Westfield receives historic designation honor from National Register of Historic Places

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As a lifelong Westfield resident with deep family roots, Westfield Preservation Alliance Executive Director Judi Shuck has strong feelings about the city’s history.

“Over the last few years, we’ve been disappointed losing so much of the older homes,” the 1965 Westfield High School graduate said.  “What makes you is your roots. That’s why history is important.”

So, she was especially pleased when the City of Westfield learned in February it would have its downtown area placed on the National Register of Historic Places.

On Aug. 13 at the Indiana State Fair in Indianapolis, Westfield was presented its certificate for the National Register at this Division of Historic Preservation and Archaeology during a ceremony for properties newly listed to the National Register at the ninth annual Dept. of Natural Resources Historic Preservation Awards Ceremony. During the presentation, Westfield Preservation Alliance officers and city councilors Joe Edwards and Cindy Spoljaric, who were key contributors to the nomination process, were recognized.

“We hope people can have respect for that history and respect for a building that has been sustainable for over 100 years,” Shuck said. “You can re-purpose it to be something charming.”

The area includes historical buildings along Main Street as well as the old fire station and businesses and residences on North Union Street and Penn Street. 

“It’s not only important to preserve them, it’s the history of Westfield,” said Susan Boyer, secretary and one of the founders of the Westfield Preservation Alliance. “It’s the roots of the city. It’s important to the residents of that area to try to preserve as much as possible for the future of the city. There are close to 50-some buildings. If they are contributing, they have to be 50 years are older. Most of the buildings in that area are from the late 1800s to early 1900s when they were built, so most do qualify for being over 50 years old. Some are well over 100 years old.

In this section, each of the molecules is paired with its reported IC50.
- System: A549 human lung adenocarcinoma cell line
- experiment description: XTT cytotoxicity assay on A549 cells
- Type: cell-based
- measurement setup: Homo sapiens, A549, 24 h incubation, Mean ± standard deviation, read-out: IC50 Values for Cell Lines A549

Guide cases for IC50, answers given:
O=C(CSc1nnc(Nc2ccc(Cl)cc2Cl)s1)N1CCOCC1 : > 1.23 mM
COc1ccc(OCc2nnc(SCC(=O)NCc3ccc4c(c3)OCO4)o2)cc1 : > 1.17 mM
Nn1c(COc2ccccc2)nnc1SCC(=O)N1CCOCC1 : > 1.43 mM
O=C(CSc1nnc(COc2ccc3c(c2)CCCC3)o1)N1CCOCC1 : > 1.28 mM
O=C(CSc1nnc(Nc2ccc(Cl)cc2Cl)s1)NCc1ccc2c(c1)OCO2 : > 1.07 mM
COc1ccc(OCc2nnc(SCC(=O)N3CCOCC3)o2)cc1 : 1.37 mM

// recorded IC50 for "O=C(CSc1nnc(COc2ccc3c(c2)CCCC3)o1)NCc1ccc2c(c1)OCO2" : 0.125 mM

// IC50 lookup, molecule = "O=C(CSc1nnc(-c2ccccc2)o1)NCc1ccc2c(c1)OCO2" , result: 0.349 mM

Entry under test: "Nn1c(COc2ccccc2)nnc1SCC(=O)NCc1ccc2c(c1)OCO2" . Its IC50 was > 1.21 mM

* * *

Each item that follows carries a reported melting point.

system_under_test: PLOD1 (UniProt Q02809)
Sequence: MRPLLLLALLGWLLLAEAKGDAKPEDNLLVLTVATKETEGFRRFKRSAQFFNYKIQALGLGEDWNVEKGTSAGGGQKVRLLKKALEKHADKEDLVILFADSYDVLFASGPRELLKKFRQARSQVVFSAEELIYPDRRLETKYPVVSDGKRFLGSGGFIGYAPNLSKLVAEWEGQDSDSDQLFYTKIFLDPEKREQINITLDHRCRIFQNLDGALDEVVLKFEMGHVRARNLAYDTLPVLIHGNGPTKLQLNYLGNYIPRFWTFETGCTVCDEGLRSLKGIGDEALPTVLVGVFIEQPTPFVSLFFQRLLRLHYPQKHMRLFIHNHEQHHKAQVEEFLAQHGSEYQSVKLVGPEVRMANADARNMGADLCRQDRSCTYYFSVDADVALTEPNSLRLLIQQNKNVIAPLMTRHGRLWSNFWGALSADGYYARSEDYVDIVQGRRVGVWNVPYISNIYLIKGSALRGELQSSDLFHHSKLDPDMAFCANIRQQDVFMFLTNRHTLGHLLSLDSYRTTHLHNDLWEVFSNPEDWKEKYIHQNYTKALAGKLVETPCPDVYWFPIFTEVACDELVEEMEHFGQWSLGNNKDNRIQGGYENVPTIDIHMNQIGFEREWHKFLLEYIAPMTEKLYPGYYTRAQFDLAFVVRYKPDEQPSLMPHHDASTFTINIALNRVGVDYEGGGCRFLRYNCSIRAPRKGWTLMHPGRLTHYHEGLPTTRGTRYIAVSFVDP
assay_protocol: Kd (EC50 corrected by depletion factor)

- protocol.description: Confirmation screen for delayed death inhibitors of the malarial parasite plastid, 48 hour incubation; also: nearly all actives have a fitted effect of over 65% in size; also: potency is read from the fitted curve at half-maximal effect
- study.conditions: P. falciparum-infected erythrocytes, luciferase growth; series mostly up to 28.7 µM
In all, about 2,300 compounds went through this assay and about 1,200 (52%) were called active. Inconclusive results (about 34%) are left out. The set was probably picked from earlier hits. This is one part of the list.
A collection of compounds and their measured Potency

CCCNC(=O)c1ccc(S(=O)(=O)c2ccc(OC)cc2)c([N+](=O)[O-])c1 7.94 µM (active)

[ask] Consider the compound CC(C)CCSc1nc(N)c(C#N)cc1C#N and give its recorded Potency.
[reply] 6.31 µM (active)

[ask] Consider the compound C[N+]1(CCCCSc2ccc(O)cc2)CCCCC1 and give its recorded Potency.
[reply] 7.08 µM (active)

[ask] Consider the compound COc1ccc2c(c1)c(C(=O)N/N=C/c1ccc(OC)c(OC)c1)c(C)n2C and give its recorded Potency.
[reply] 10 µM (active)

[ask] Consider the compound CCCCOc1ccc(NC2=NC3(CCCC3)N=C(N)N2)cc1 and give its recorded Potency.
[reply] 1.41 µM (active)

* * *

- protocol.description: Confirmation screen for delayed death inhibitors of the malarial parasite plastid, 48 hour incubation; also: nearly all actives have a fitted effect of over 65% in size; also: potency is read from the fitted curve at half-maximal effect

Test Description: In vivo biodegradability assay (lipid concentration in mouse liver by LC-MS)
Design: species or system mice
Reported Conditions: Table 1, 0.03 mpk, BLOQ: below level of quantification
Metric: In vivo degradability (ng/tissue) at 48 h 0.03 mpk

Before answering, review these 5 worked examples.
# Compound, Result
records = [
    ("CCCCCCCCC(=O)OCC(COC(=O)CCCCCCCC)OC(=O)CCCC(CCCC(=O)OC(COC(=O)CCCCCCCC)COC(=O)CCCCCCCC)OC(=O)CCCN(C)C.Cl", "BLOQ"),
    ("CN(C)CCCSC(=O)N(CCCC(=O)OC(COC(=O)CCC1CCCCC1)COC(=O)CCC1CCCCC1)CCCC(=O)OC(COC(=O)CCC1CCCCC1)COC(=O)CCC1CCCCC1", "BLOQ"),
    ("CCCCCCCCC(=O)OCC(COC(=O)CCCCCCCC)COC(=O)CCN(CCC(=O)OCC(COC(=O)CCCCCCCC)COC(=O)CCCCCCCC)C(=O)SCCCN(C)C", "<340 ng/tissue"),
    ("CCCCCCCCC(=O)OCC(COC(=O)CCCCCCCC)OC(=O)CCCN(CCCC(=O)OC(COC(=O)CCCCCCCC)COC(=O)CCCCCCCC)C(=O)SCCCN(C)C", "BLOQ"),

“They have to meet the integrity of the building and the style of the architecture.”

Boyer said the Westfield Preservation Alliance was formed in 2009 and immediately started gathering information about the historic area.

“We hired a researcher in 2016 because it’s a very extensive project to research the area and the history of the buildings and the architectural importance of the buildings,” Boyer said. 

Boyer said the oldest, most important buildings are at the intersection of Union Street and Main Street.

“The one that used to be Funderburgh & Son grocery store was built in 1860 and is now Erica’s Place (102 S. Union),” she said. “The other side of the intersection is the old Mendenhall drug store. That building was built in 1924. The original building is no longer there.”

There are 38 contributing buildings, meaning they meet all the criteria, Boyer said. 

“There are 13 non-contributing buildings, which means they have been altered to the point where it no longer met all the historical attributes,” Boyer said. 

Union Bible College also is on the National Register, Shuck said. 

“That was the Quaker school started in 1861 and there are five buildings, and my great-great grandfather’s home is one of those buildings,” Shuck said. “He and his wife were in charge of the school.”

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